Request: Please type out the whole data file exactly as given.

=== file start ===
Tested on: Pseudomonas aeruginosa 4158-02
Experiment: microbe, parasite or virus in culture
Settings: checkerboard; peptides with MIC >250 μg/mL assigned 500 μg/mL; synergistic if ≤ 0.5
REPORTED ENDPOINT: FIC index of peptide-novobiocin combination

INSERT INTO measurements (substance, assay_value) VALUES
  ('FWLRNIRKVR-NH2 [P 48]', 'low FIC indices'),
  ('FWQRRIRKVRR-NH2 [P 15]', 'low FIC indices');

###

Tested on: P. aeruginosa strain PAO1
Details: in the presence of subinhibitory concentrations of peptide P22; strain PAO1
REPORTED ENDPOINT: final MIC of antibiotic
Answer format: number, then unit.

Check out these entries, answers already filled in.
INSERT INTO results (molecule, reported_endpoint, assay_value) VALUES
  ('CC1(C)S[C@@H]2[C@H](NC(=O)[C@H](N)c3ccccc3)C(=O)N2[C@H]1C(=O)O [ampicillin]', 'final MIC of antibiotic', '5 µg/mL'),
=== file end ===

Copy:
Tested on: Pseudomonas aeruginosa 4158-02
Experiment: microbe, parasite or virus in culture
Settings: checkerboard; peptides with MIC >250 μg/mL assigned 500 μg/mL; synergistic if ≤ 0.5
REPORTED ENDPOINT: FIC index of peptide-novobiocin combination

INSERT INTO measurements (substance, assay_value) VALUES
  ('FWLRNIRKVR-NH2 [P 48]', 'low FIC indices'),
  ('FWQRRIRKVRR-NH2 [P 15]', 'low FIC indices');

###

Tested on: P. aeruginosa strain PAO1
Details: in the presence of subinhibitory concentrations of peptide P22; strain PAO1
REPORTED ENDPOINT: final MIC of antibiotic
Answer format: number, then unit.

Check out these entries, answers already filled in.
INSERT INTO results (molecule, reported_endpoint, assay_value) VALUES
  ('CC1(C)S[C@@H]2[C@H](NC(=O)[C@H](N)c3ccccc3)C(=O)N2[C@H]1C(=O)O [ampicillin]', 'final MIC of antibiotic', '5 µg/mL'),